KSDE Weekly

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Gov. Kelly signs bill boosting teacher apprenticeships, vetoes ‘Parents Bill of Rights’

Several lawmakers returned to the Kansas Statehouse on Monday for their wrap-up session. The full legislature returned Wednesday. 

Gov. Laura Kelly on Monday, the first day of the veto session, used her veto powers on two bills regarding education. One of those included the “Parent’s Bill of Rights,” or HB 2236. The bill would’ve allowed parents to pull students from courses or lessons that violate their personal beliefs. 

“Parents and teachers across Kansas want the same thing – for our kids to get the best education possible,” Kelly said. “This bill distracts from that goal, inserting partisan politics into the classroom at the expense of our students, parents, and teachers. The best thing we can do for our students is work together to continue fully funding public education and ensure they have the resources and support to succeed. We can’t do that if we are forced to spend millions of dollars on expensive lawsuits.” 

The House voted on Thursday 78-45 to sustain the governor’s veto. 

Another bill Kelly vetoed was Senate Bill 169, which would overhaul the state’s tax structure to establish a flat tax rate, costing the state $1.3 billion over the next three years and putting public education funding at risk.  

“Our public schools were one of the biggest victims in the legislature’s last tax experiment and are one of the many services that would take a hit should this bill become law,” she said. “In my first term, I made a commitment to getting our state back on track. I’m proud of how far we have come, but we can’t risk turning back now. I’m calling on legislators to put this one-time surplus back in the hands of taxpayers - without risking our ability to continue fully funding schools and investing in roads, bridges and essential services.” 

As far as bills going into law, the governor signed HB 2292, which creates an apprenticeship program for aspiring educators or health care workers.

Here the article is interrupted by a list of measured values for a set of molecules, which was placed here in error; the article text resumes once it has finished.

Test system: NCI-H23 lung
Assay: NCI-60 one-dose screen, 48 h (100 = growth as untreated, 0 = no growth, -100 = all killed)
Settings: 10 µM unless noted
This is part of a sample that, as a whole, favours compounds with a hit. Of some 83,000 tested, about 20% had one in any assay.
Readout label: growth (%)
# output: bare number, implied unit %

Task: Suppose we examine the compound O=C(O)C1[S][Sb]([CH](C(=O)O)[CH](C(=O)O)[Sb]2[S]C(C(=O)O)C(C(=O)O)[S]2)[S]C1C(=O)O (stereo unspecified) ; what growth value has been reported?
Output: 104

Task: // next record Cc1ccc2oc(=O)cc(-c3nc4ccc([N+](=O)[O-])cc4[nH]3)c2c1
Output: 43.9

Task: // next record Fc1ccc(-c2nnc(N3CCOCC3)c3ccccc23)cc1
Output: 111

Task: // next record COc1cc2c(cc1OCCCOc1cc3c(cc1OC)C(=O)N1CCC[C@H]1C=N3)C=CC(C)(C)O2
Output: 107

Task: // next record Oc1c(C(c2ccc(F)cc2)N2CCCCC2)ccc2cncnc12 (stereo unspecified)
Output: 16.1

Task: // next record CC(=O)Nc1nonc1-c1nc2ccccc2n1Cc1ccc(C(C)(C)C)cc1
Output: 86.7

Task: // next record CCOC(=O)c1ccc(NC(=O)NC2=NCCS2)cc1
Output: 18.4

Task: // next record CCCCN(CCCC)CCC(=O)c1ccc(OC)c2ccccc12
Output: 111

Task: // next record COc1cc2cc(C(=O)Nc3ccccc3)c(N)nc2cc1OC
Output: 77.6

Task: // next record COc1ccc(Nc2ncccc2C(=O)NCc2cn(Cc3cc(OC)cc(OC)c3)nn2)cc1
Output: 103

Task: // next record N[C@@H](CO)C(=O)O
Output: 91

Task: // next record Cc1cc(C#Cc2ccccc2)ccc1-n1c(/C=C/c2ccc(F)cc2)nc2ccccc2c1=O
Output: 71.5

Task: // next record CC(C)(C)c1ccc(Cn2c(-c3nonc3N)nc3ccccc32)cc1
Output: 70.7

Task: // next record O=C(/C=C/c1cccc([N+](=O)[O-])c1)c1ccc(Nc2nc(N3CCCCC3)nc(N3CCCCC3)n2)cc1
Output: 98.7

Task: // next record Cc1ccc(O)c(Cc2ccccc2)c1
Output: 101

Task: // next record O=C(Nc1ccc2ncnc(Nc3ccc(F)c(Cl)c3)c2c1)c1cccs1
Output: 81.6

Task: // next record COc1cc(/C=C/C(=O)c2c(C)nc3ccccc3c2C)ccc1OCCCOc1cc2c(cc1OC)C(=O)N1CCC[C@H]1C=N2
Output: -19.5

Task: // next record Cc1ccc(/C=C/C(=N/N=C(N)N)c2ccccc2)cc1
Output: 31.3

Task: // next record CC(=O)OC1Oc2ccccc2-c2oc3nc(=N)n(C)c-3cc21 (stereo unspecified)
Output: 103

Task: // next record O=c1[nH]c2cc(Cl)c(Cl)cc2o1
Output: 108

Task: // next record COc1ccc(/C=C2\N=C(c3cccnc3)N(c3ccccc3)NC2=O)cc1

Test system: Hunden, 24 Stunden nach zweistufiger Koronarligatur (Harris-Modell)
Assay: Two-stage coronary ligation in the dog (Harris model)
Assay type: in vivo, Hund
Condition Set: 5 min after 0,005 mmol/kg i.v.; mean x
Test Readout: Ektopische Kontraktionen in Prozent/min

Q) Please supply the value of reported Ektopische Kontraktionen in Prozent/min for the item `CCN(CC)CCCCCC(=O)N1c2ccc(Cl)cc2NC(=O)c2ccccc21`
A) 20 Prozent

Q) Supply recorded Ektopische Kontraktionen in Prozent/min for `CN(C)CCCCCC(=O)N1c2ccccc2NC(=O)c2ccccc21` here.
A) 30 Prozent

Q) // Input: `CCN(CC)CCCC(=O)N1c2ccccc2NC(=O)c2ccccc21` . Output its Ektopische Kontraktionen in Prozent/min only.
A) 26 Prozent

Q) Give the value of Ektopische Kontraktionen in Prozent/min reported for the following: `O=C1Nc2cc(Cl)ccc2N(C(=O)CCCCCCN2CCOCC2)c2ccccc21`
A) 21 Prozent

“To keep our economy strong, we must invest in our next generation of workers,” Kelly said. “I was proud to spearhead the development of additional apprenticeship and work-based learning opportunities through the Kansas Office of Registered Apprenticeship. This bill takes that effort one step further by rewarding employers across the state for doing the right thing and supporting those entering the workforce.” 

Senate Sub for HB 2138 covers three topics: requiring school districts to provide separate accommodations for students of each biological sex on overnight school district-sponsored trips, requiring contracts for exclusive broadcasts of state high school activities association activities to permit certain local broadcasts and providing for administrative review of resolutions to permanently close a school building of a school district.  

This was vetoed by Gov. Kelly and returned to the House, where they voted Wednesday to override the veto 85-39. The Senate took the bill up Thursday and also voted to override the veto 30-9. The bill is now law. 

Neither House Appropriations or Senate Ways and Means Committees approved the Governor's Budget Amendment to increase special education funding. 

On Wednesday, the Senate Education and K-12 Education Budget Committees met to discuss HB 2089 and SB 113. HB 2089 now contains the contents of former House Sub for 83. The committees also moved special education funding into SB 113 (K-12 budget bill). 

Posted: Apr 27, 2023,
Comments: 0,
Author: Ann Bush

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